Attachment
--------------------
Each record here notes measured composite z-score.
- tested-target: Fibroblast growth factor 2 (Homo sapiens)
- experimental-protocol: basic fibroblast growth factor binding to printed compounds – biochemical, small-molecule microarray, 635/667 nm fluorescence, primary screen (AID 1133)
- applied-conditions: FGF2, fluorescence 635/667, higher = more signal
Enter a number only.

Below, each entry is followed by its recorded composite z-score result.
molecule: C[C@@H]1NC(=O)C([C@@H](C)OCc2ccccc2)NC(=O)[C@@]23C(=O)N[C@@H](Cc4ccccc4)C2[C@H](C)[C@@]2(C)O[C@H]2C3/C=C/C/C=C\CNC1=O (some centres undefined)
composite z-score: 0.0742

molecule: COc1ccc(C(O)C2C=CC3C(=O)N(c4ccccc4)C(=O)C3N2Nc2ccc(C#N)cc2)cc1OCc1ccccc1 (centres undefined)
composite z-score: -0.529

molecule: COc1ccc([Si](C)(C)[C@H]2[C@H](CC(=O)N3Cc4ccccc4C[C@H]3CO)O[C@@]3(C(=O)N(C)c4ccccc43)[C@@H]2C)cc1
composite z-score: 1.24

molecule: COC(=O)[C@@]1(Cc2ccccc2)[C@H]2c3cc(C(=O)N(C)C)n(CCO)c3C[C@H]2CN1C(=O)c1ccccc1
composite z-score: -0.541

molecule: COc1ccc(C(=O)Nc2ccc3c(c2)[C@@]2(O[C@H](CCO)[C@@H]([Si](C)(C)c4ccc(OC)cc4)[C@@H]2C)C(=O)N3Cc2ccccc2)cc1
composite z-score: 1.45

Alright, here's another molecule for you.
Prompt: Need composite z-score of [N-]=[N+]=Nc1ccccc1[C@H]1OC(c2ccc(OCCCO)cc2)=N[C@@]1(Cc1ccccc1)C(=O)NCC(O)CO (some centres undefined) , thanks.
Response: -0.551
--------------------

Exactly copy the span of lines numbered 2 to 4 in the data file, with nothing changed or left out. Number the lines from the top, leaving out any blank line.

- tested-target: Fibroblast growth factor 2 (Homo sapiens)
- experimental-protocol: basic fibroblast growth factor binding to printed compounds – biochemical, small-molecule microarray, 635/667 nm fluorescence, primary screen (AID 1133)
- applied-conditions: FGF2, fluorescence 635/667, higher = more signal